Unlike its very successful sedans and hybrids, Toyota has found the full-size pickup market a much harder nut to crack here in the U.S. of A.
But the fact remains that a 10% retail market share in a segment largely dominated by loyal owners who for decades have been buying from the domestic automakers is still nothing to sneeze at.
In 2013 Toyota expects to sell a mix of 107,000 2013 and 2014 models by year's end, while next year it's projecting 2014 Tundra sales to rise to 137,000.
We say this with some confidence as these figures were shared by Toyota's marketing people at a recent ride and drive event hosted by the automaker at the über-exclusive (and highly-recommended, we might add) Blackberry Farm resort located amidst the majestic Smokey Mountains in Walland, Tennessee.
2014 Toyota Tundra
And while you can argue the fact that Toyota's full-size half ton is hardly "all new" for 2014, it certainly can't be debated that it's as close as any vehicle in its segment to being all-American.
Consider this: The new Tundra has 75% North American content. It was designed in California and engineered in Michigan. Its engines are built in Alabama, the transmissions in North Carolina and it's all put together at Toyota's assembly plant located in San Antonio, Texas.
The motto for 2014 essentially boiled down to the maxim of "if it ain't broke, don't fix it." To that end, the body ‘hard points', platform and engine choices remain unchanged from 2013.
The front suspension retains its independent, high-mounted double wishbone setup, but tweaks include re-tuned rear shock absorbers that increase damping in the low- to mid-speed range for improved ride over harsh surfaces and enhancements to the steering system that reduce the feedback from road variations and imperfections for better straight-line stability and less driver fatigue.
Under the hood, buyers will find the same three engine choices: a 270 horsepower 4.0-liter DOHC V6 as well as two V8s – a 310 horsepower displacing 4.6 liters and the most popular choice, their 5.7-liter 32-valve 3UR-FE producing 381 horsepower and 401 lb.-ft. of torque.
Toyota notes that while current Tundra owners have been happy about their trucks performance and handling, they were less enthusiastic about its styling noting that the 2013 model was too "bubbly" looking.
As a result, the newest Tundra features what Toyota calls a more "chiseled" look. Along the sides, character lines are more creased, while fenders and wheel wells were squared off. Up front a more prominent six-sided grill integrated into a prominent hood scoop.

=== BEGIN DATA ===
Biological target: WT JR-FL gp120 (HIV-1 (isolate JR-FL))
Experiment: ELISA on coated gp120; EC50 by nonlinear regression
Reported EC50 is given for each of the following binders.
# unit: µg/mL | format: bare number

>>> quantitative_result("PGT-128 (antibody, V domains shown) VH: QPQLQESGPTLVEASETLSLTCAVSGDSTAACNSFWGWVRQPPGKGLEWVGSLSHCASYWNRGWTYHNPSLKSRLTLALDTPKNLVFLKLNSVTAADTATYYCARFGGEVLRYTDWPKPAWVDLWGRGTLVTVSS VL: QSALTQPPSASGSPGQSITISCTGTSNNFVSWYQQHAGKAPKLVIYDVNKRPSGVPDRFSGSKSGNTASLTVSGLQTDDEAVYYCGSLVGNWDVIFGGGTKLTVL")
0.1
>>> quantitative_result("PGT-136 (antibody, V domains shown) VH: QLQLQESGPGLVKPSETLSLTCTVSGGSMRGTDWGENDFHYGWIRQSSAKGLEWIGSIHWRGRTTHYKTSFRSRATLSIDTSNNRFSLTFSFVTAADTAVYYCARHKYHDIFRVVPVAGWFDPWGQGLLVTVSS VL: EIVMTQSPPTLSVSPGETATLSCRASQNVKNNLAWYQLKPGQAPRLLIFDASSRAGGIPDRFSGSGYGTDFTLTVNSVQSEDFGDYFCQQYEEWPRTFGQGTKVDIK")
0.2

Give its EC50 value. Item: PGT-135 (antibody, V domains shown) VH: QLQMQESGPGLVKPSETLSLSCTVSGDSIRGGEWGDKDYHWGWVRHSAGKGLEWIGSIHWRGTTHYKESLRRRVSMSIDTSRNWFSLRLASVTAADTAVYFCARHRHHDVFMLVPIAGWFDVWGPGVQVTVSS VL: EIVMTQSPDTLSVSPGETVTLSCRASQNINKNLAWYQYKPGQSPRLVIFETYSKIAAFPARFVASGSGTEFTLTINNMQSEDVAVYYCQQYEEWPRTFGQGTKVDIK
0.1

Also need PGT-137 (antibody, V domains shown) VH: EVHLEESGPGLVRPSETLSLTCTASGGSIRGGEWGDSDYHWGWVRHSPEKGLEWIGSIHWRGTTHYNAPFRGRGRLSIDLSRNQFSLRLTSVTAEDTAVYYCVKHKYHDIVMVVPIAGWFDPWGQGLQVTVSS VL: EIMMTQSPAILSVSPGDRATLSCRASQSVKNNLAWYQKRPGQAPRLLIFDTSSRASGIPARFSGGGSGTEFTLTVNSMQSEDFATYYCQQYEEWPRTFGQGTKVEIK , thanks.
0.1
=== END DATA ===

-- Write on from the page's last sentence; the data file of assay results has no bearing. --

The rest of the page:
In back, there's a new bed design, a tailgate with an integrated spoiler and "TUNDRA" stamped into the tailgate, while below and just like up front is a new rear bumper that's been changed from one-piece to three for lower replacement costs.
The interior of the 2014 Tundra is all-new and comes in five variations associated with the trim levels: SR, SR5 , Limited, Platinum and 1794 Edition.
All models including the base SR feature a redesigned dashboard, door trim and a new seat design for better support. Also standard is a center-mounted LCD display screen.
SR5 models feature a "professional gear" theme with fabric seats with unique stitching, metallic accent trim along with new soft touch instrument panel surfaces. CrewMax rear seats no longer recline, but they can now be folded up for an additional 11 inches of load height.
The Limited's "Active Premium" mission adds soft touch console and door surfaces, dual zone HVAC controls, wood-style trim and leather seating surfaces.
Buyers checking the Platinum grade box will get perforated, diamond pleated premium leather seats (heated and ventilated in front), with matching door and instrument panel inserts. Also part of the package is a 12-speaker, touch screen Entune JBL audio system with navigation.
For 2014, the penultimate grade is the 1794 edition, in honor of the year the JLC Ranch, on a portion of which the San Antonio facility was built on, was founded. Among other luxury accoutrements, seats are trimmed in premium brown embossed leather with ultrasuede accents, with matching soft-touch accents on the shift console, front and rear door trim and instrument panel. Entune, JBL audio and heated/cooled front seats are also part and parcel of this model.
On the road
I had a chance to spend roughly two hours each in both a Premium 4x4 CrewMax as well as a DoubleCab SR5 equipped with a TRD Off-Road Package featuring Bilstein gas-charged mono-tube shocks and 18-inch TRD Off-Road alloy wheels.
Both trucks tracked nicely and felt very stable in everything from single-lane gravel mountain roads to smooth tarmac. The steering was responsive and the brake pedal provided excellent feedback and was easy to modulate.
The SR5 with the TRD package, in particular, was a hoot to drive, as we were able to pilot it on a portion of the Dragon's Tail in the Great Smokey Mountains.
Toyota also gave us a brief chance to check out its towing capabilities – a six-mile round trip hauling a Ditch Witch RT45 tractor with an H314 attachment atop a twin axle trailer with a combined weight of 8,000 pounds hooked up to a Premium Edition MaxCab with the 5.7-liter V8.
When we got back, one of Toyota's reps asked us, in jest, if we could tell if there was anything behind us. Truth be told, we could, but it didn't feel like it was anywhere near 4 tons the ride was so stable.
The Bottom Line
As is its wont, when it has a well-established vehicle on its hands Toyota tends to be conservative in its re-designs. And while it's easy to criticize this kind of decision, the fact is that the current Toyota faithful will undoubtedly be pleased that the manufacturer decided not to mess with its solid underpinnings.
In addition, the new styling is just bold and edgy enough that it's very clear that the latest Tundra should also attract even more new buyers to the Toyota fold.
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